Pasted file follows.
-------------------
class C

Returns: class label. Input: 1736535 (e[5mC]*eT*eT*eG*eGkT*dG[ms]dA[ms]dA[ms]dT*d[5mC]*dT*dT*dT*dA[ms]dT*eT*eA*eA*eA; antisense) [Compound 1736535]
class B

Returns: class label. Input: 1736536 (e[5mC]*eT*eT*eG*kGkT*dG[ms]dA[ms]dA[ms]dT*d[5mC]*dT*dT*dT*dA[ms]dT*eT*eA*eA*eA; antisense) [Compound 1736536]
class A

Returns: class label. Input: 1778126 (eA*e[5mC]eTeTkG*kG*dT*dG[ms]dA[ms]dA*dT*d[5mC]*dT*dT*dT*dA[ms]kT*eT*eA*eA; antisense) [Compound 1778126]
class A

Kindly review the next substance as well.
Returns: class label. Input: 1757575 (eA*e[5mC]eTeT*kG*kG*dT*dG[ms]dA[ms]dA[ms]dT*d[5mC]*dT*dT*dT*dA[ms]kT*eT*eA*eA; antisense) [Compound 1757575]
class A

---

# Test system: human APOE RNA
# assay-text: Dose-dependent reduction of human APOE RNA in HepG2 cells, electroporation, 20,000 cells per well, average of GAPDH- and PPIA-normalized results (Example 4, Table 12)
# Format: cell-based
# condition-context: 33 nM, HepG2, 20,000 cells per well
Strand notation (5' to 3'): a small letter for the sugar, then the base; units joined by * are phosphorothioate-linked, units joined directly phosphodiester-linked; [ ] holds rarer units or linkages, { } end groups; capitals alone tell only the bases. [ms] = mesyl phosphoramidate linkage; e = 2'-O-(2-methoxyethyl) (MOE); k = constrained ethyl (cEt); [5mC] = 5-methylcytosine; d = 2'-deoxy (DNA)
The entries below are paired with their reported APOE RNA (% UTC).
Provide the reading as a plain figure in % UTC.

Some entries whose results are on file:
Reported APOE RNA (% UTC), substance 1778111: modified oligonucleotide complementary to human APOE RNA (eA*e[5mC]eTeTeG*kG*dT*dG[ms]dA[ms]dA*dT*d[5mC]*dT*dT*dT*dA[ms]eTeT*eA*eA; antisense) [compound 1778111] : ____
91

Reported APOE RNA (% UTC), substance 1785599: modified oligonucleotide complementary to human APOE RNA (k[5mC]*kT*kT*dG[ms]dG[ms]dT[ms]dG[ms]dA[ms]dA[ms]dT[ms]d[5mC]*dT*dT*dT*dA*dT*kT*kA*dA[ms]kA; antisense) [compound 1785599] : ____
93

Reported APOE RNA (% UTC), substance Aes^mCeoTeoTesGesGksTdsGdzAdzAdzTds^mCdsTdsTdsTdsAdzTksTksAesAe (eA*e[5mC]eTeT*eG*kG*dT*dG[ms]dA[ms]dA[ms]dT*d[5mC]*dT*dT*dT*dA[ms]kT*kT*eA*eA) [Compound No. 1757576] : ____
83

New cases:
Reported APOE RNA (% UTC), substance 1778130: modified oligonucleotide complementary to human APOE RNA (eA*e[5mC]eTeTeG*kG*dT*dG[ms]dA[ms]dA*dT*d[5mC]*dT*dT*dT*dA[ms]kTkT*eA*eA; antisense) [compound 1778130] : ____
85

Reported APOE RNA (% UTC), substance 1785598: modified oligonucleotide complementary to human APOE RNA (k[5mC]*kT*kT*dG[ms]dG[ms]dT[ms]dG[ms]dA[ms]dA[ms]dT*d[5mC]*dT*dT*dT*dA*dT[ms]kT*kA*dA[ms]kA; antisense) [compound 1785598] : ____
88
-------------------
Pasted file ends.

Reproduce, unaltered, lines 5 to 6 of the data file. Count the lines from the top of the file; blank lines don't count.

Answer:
class A

Returns: class label. Input: 1778126 (eA*e[5mC]eTeTkG*kG*dT*dG[ms]dA[ms]dA*dT*d[5mC]*dT*dT*dT*dA[ms]kT*eT*eA*eA; antisense) [Compound 1778126]